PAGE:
The scandal of strawberry sabotage widens: needles discovered in basket in Adelaide

Now sabotaged strawberries have been discovered in South Australia when a fifth customer bites contaminated fruit

A needle was found inside a strawberry in southern Australia, which makes it the fifth Australian state and territory involved in the ongoing fruit sabotage saga.

A customer made the discovery while eating fruit from a Black Label strawberries from Mal on Sunday, South Australian police said.

The basket was purchased at the Klose Foodland Supermarket in Littlehampton, Adelaide, on Saturday.

All remaining stocks are now removed from the shelves and the customer was not injured.

Now sabotaged strawberries have been discovered in South Australia when a fifth customer bites contaminated fruit

Now sabotaged strawberries have been discovered in South Australia when a fifth customer bites contaminated fruit

The basket of strawberries Mal Black Label was purchased on Saturday afternoon at the Kloses & # 39; s Foodland supermarket in Littlehampton (warehouse)

The basket of strawberries Mal Black Label was purchased on Saturday afternoon at the Kloses & # 39; s Foodland supermarket in Littlehampton (warehouse)

The basket of strawberries Mal Black Label was purchased on Saturday afternoon at the Kloses & # 39; s Foodland supermarket in Littlehampton (warehouse)

Where have the contaminated berries been found?

September 9: the man from Brisbane went to the hospital after eating a basket of strawberries with a needle

September 10 – Woman from Gladstone, Queensland finds needle in strawberry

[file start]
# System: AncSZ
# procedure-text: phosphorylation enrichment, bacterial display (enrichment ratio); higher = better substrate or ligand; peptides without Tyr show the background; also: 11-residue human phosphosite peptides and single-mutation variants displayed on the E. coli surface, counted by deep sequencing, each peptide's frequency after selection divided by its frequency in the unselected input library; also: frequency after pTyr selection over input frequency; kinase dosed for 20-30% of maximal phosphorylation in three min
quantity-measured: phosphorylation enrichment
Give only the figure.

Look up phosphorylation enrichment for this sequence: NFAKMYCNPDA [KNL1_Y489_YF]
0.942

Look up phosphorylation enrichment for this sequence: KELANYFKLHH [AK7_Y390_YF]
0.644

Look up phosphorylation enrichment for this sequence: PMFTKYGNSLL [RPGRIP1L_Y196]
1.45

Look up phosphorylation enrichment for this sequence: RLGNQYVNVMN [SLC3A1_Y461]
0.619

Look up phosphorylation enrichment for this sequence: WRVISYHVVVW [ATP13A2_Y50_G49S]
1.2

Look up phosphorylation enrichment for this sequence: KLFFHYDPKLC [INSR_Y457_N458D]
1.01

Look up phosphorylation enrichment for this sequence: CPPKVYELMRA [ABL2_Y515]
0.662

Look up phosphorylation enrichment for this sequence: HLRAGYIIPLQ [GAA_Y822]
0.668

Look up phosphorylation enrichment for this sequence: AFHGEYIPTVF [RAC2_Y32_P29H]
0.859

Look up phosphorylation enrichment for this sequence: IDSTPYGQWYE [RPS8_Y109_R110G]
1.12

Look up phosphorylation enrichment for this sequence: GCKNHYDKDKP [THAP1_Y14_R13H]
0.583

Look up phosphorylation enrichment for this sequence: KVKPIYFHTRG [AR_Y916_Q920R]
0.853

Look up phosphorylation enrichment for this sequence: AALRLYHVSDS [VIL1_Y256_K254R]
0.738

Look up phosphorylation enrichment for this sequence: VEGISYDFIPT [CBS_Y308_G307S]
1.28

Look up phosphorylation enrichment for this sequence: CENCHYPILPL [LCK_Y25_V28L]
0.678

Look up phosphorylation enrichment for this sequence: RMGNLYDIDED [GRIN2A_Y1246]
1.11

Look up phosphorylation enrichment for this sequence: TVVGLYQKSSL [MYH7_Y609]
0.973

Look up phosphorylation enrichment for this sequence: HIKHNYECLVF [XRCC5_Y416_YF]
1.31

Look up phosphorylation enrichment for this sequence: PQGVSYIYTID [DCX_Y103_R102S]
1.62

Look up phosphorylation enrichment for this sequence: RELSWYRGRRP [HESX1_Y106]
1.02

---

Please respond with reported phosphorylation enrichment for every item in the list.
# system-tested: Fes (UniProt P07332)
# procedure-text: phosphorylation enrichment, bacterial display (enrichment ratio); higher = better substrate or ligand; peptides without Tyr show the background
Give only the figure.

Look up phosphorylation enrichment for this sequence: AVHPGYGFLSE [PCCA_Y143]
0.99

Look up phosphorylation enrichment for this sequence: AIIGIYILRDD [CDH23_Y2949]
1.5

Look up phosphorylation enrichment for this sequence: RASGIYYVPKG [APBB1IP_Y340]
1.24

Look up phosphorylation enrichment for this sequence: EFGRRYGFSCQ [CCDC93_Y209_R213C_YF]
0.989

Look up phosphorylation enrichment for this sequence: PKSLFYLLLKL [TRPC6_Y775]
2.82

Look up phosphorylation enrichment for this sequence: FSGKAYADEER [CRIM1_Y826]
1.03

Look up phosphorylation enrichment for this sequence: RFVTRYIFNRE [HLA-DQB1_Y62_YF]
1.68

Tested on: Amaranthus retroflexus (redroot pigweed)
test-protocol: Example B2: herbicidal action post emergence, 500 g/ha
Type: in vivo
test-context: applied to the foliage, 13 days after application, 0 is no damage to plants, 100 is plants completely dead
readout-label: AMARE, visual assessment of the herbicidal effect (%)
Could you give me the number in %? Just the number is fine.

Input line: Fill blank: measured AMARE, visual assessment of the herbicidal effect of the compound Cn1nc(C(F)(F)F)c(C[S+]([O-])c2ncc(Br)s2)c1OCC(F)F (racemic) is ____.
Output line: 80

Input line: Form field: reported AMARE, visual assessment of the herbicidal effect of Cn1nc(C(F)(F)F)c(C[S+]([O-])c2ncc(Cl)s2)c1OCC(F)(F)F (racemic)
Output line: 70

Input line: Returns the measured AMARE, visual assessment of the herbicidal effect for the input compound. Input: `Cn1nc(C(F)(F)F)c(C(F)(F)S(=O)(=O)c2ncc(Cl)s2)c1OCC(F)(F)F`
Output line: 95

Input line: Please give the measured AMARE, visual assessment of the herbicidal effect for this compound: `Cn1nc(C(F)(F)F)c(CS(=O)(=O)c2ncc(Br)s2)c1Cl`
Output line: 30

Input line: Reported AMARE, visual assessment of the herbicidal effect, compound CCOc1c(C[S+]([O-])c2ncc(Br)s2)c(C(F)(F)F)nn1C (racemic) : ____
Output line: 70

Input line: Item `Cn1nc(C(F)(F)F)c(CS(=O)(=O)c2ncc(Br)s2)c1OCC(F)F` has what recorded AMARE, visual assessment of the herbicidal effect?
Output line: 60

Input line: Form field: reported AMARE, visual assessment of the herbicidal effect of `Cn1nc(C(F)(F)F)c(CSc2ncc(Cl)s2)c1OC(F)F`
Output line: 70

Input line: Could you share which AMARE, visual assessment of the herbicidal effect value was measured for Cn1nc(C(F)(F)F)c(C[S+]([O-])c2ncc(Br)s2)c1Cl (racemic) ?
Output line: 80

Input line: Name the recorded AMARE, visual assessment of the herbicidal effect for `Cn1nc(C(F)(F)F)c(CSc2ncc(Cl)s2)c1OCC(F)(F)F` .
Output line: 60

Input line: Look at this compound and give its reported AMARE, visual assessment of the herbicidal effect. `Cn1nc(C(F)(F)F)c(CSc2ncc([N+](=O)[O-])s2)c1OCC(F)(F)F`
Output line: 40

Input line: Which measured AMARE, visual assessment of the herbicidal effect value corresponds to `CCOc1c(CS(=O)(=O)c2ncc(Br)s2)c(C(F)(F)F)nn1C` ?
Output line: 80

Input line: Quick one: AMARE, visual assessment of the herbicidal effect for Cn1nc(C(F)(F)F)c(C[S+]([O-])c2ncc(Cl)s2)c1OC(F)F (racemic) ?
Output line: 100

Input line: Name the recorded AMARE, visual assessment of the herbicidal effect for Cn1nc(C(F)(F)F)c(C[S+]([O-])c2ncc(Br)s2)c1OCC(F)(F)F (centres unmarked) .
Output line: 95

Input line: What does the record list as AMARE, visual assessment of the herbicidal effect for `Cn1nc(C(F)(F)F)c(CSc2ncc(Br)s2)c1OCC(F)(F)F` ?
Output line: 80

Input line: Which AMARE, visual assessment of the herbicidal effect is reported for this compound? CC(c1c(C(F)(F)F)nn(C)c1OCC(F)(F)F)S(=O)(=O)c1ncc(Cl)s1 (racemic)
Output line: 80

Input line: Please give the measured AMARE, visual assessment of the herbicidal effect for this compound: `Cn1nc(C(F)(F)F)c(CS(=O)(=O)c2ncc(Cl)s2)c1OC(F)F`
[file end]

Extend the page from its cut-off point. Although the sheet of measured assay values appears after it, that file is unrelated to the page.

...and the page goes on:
September 12: suspicion of contamination by a "disgruntled former employee"

September 13: thin metal object found in Gatton, Queensland

Three more baskets are contaminated in Tweed Heads, Taree, Guyra and Maitland

Pollution reports in Victoria

September 14: Chantal Faugeras finds a needle in a basket in Wingham

September 15: Coles buyer finds contaminated waste in Engadine, Sydney

September 16: Pollution spreads to South Australia after finding a pin in the Black Label brand of Mal.

Strawberries were found with pins and needles in six brands in five states.

Coles and Aldi supermarkets have removed all strawberries from their shelves throughout the country, except in Western Australia, as a precaution against fears of needle contamination.

The fruits of the Berry Obsession, Berry Licious and Donnybrook Berries brand have retired their strawberries nationally.

The police are also investigating the contamination of the fruit sold by Delightful Strawberries, Love Berries and Oasis in stores in NSW, Queensland, Victoria and ACT.

Mal Black Label, which was involved in the incident on Sunday, has not yet been removed from the shelves of supermarkets.

Wallace Road Berries, the berries brand involved in the last case of NSW on Wednesday, has not been recalled either.

Earlier this week, Queensland Premier Annastacia Palaszczuk issued a $ 100,000 reward for the concerns of producers and consumers.

On September 9, a man from Queensland was rushed to the hospital after eating the spiked strawberry.

Victoria and police reported Thursday on a suspected copying incident in which a small steel bar was found in a basket in Queensland

Victoria and police reported Thursday on a suspected copying incident in which a small steel bar was found in a basket in Queensland

Victoria and police reported Thursday on a suspected copying incident in which a small steel bar was found in a basket in Queensland

Days later, a 10-year-old girl bit a piece of metal inside a strawberry. His mother found three more pins inside the piece of fruit.

Baptized as "food terrorism" & # 39; by the Health Authority and the police have asked the public to take precautions and cut the fruit before eating it.

Consumers have also been asked to bring any contaminated product to their local police station for forensic testing.

  Consumers have also been asked to bring any contaminated product to their local police station for forensic evidence.

  Consumers have also been asked to bring any contaminated product to their local police station for forensic evidence.

Consumers have also been asked to bring any contaminated product to their local police station for forensic evidence.

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